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CLOSE-UP JAPAN Vol. 34 No. 3 January 2021

Japanese Retort Foods

Various retort foods, clockwise from bottom left: oden, cooked rice, cooking-concentrates for mabo-tofu and takikomi gohan, saba miso-ni, pasta sauce, stir-fry seasoning sauce and curry.

Retort foods have long been embraced by Japanese consumers who appreciate their freshness and convenience. Retort foods are produced by placing pre-cooked food in a pouch or container. This is hermetically sealed and heated under high pressure at around 120°C (250°F), a sterilization process that permits storage at room temperature for about three months to one year without preservatives. The thermal treatment and multi-layered construction of the pouch maintain food’s fresh flavor and nutrient value.

Retort foods were first developed by the US Army in the late 1950s as lightweight substitutes for canned field rations. In 1969, retort foods were carried by the Apollo 11 moon mission, and were dubbed the “food of the future.” The US consumer market was slow to embrace the concept, however, and it was in Japan that development of retort foods evolved. The first product to be made commercially available was a Japanese-made retort curry. Japan’s rapid economic growth at the time was transforming daily lifestyles and spurring demand for quick, easy-to-prepare meals. In response, the single-serving curry involved simply warming the pouch in hot water. This curry became widely popular, and paved the way for a wave of other retort foods, including pasta sauces and soups.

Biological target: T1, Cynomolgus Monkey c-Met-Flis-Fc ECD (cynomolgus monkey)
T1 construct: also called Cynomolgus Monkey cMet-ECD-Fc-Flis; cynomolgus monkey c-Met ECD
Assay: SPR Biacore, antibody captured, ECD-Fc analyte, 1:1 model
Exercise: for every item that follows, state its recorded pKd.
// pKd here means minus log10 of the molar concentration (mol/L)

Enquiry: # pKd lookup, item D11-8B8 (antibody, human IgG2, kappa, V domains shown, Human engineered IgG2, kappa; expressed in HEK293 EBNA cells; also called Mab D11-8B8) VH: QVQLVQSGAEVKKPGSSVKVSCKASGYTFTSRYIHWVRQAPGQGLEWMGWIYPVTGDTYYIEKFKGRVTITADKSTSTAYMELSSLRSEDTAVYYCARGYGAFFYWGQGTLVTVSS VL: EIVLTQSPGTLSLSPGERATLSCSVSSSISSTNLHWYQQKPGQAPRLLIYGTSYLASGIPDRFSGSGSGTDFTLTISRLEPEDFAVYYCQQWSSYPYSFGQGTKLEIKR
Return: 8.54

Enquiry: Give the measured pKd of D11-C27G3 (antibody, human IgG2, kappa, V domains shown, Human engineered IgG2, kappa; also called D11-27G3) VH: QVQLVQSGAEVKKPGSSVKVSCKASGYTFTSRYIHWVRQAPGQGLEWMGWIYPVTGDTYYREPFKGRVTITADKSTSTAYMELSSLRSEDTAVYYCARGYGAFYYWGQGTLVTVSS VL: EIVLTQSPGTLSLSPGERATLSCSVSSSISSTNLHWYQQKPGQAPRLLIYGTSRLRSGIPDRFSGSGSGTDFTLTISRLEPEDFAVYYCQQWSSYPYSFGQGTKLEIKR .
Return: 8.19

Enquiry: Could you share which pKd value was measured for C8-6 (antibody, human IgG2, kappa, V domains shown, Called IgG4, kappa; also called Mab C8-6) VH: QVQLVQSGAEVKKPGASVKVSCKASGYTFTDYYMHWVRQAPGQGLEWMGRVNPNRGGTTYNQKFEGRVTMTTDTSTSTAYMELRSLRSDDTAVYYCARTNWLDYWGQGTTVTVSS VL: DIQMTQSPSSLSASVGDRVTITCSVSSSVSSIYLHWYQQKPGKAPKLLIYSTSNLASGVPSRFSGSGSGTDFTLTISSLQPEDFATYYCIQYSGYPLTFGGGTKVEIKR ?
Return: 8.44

Retort foods evolved in Japan

Kikkoman’s Uchi-no-Gohan Sukiyaki Niku Tofu (sukiyaki-style beef with tofu)

Today, Japanese shoppers enjoy an enormous range of ready-to-eat retort foods that can be heated up in hot water or in a microwave. They can select from a variety of cooked rice to more complex Japanese traditional dishes, such as saba miso-ni (mackerel simmered in miso-based sauce) and oden hotpot. Time-pressed home cooks turn to retort seasoning sauces or cooking-concentrates to prepare dishes like mabo-tofu (tofu and ground meat in spicy sauce) or takikomi gohan (pilaf with meat and vegetables). Kikkoman markets a range of such seasoning sauces called Uchi-no-Gohan (literally, “my home meal”) that can be used to make easy home-style Japanese dishes like stir-fries or simmered dishes with only one or two added ingredients, such as meat or vegetables. Thanks to these and Japan’s many other versatile retort products, busy consumers can always enjoy a good meal at home.

Vol. 34

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